Featured Speaker

Headshot of Kwame Anthony Appiah in front of bookshelves

Kwame Anthony Appiah challenges us to look beyond the boundaries—real and imagined—that divide us, and to celebrate our common humanity. Named one of Foreign Policy’s Top 100 public intellectuals, one of the Carnegie Corporation’s “Great Immigrants,” and awarded a National Humanities Medal by The White House, Appiah currently teaches at NYU, though he’s previously taught at Princeton, Harvard, Yale, Cornell, Duke, and the University of Ghana. He considers readers’ ethical quandaries in a weekly column “The Ethicist” for The New York Times Magazine. From 2009 to 2012 he served as President of the PEN American Center, the world’s oldest human rights organization. He is currently chair of The Man Booker Prize.  

Appiah’s books include: Cosmopolitanism, a manifesto for a world where identity has become a weapon and where difference has become a cause of pain and suffering; and The Honor Code: How Moral Revolutions Happen, which lays out how honor propelled moral revolutions in the past—and could do so in the future. Among his most recent books are As If: Idealization and Ideals, Mistaken Identities, and the recently published The Lies That Bind: Rethinking Identity, an exploration of the nature and history of the identities that define us. 

Appiah was born in London to a Ghanaian father and a white mother. He was raised in Ghana, and educated in England at Cambridge University, where he received a Ph.D. in philosophy. As a scholar of African and African-American studies, he established himself as an intellectual with a broad reach. His book In My Father’s House and his collaborations with Henry Louis Gates, Jr.—including The Dictionary of Global Culture and Africana—are major works of African struggles for self-determination.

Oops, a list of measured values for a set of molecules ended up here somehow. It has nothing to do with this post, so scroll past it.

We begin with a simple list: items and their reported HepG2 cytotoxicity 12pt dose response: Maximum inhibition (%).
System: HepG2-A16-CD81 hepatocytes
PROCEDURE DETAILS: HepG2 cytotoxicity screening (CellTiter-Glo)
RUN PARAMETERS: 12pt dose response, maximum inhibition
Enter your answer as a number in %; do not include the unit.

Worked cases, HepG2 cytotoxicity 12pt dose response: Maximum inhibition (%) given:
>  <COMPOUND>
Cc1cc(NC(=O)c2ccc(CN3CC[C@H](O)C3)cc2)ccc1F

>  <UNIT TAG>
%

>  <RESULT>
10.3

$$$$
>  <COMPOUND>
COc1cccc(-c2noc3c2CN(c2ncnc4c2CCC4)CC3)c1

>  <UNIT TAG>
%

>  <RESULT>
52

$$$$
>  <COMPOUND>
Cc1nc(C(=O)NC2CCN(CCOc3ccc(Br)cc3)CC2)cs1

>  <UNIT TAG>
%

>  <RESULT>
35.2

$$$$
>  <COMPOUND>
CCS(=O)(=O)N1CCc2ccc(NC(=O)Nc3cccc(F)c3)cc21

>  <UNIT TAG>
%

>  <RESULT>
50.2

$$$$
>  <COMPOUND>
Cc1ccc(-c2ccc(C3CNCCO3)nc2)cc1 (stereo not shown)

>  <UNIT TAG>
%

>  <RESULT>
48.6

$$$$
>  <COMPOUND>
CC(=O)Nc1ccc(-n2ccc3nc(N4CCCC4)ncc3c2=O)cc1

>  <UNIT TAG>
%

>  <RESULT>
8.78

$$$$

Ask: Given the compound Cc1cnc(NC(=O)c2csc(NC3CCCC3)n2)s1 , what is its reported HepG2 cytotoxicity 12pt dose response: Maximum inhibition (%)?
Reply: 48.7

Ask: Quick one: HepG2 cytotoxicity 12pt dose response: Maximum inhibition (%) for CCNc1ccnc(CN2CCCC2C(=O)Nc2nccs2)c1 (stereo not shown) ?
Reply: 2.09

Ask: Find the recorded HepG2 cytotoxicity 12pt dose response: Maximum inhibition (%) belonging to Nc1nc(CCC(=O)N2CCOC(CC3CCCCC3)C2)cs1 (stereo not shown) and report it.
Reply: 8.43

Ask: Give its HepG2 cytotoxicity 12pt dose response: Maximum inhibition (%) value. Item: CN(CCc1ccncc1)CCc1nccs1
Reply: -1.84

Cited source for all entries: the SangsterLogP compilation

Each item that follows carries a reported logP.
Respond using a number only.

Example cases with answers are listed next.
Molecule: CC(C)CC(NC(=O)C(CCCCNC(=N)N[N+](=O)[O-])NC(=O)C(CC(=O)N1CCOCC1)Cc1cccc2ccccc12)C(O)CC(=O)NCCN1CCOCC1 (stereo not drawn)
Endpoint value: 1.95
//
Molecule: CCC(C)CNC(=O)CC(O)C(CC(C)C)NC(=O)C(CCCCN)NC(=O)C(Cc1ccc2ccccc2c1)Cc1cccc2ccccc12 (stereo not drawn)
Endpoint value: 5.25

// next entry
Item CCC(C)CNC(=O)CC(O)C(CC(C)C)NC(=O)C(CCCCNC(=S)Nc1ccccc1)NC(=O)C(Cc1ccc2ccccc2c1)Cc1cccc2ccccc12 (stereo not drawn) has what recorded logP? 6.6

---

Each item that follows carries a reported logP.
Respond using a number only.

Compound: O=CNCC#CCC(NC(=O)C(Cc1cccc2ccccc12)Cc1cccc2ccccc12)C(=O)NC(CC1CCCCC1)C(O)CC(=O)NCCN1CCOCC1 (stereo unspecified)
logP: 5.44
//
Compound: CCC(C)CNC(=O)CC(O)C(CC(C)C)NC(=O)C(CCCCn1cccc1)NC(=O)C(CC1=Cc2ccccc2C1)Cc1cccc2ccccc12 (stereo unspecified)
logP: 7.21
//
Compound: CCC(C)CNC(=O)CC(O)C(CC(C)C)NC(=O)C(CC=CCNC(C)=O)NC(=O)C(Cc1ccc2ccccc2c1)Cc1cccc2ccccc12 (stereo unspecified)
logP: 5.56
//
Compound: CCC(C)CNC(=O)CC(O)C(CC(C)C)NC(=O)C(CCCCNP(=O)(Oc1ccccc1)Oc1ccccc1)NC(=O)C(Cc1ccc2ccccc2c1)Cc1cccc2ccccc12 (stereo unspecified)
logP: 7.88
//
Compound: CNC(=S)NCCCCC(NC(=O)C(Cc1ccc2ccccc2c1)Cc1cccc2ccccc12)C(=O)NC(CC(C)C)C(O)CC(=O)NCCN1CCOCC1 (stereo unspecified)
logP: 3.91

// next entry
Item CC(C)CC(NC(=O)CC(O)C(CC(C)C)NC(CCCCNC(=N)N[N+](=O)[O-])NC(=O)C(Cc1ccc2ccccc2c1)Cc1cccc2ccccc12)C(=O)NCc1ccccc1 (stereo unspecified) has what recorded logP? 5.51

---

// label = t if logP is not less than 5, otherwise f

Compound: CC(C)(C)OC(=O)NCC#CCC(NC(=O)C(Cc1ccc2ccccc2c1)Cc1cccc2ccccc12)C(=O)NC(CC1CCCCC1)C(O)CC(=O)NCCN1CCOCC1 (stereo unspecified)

Photograph of Sally Yerkovich in sunny, outdoor environment

Sally Yerkovich is Director of Educational Exchange and Special Projects at The American-Scandinavian Foundation and Adjunct Professor in the Master’s Degree program in Museum Anthropology at Columbia University. She serves as the Chair of the International Council of Museums Ethics Committee as well as the Professional Standards and Ethics Committee of the American Association of State and Local History. Author of A Practical Guide to Museum Ethics, her work, which draws upon more than thirty years of leadership experience, is increasingly engaged with how museums will face the ethical challenges of the future.

A cultural anthropologist with experience in museums and cultural institutions in New York and Washington, DC, she held leadership positions at the National Endowment for the Humanities, National Endowment for the Arts, South Street Seaport Museum, and Museum of the City of New York. She was president and CEO of The New Jersey Historical Society, Executive Director at the Museum for African Art, and first president of the 9/11 Tribute NYC Museum.  She received her M.A. and Ph.D. from the University of Pennsylvania and her A.B. from Connecticut College.

Preliminary Agenda (times are listed in Central Time)

Wednesday, June 9            
CEO Summit
1:30-1:40 pm: Welcome and Opening Remarks
1:40-2:25 pm: Featured Speaker: Kwame Anthony Appiah
2:25-2:35 pm: Question & Answer
2:35-2:45 pm: Break       
2:45-3:30 pm: Facilitated Conversation with Peers
3:30-3:45 pm: Reporting Out & Next Steps

Generously supported by